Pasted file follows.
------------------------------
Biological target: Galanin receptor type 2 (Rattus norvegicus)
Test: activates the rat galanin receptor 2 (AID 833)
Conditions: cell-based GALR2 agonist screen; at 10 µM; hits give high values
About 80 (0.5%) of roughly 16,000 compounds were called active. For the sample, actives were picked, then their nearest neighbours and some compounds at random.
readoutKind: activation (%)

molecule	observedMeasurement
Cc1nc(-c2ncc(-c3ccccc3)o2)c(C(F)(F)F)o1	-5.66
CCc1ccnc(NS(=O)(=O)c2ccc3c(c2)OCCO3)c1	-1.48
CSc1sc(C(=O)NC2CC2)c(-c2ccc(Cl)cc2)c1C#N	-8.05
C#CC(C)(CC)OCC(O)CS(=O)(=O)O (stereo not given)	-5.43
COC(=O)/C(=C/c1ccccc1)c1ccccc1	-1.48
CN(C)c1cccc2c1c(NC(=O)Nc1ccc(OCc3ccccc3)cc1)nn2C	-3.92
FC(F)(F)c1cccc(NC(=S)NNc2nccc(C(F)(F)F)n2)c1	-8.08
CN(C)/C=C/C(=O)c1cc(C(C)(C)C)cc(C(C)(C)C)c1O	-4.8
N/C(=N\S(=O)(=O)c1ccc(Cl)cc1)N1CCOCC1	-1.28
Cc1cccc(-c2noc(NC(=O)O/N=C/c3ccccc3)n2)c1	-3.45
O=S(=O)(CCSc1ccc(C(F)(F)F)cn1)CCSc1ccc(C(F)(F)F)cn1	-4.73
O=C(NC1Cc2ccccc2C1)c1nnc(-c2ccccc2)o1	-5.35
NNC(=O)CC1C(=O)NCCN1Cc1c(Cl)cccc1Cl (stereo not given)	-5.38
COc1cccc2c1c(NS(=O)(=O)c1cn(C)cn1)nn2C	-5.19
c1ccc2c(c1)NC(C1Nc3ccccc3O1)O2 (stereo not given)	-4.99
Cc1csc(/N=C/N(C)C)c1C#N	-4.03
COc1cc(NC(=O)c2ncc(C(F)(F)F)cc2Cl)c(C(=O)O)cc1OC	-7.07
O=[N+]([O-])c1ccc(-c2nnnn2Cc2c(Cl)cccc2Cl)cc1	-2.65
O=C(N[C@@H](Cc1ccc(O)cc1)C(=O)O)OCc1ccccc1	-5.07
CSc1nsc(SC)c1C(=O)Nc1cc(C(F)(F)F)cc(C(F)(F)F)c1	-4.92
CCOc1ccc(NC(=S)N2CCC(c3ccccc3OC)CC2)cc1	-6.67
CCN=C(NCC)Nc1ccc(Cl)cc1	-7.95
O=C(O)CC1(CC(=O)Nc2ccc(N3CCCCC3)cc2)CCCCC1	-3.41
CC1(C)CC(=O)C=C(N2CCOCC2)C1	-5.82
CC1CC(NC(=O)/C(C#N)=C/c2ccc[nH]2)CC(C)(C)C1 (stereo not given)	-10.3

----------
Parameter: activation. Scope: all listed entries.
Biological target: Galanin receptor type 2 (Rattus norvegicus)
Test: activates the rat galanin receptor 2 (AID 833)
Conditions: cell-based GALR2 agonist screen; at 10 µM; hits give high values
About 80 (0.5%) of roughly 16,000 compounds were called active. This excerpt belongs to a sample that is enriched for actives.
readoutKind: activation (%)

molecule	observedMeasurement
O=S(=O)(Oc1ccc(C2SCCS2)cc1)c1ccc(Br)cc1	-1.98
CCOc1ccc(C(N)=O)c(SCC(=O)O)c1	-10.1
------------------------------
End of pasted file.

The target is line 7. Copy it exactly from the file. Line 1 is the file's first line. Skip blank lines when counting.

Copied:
Cc1nc(-c2ncc(-c3ccccc3)o2)c(C(F)(F)F)o1	-5.66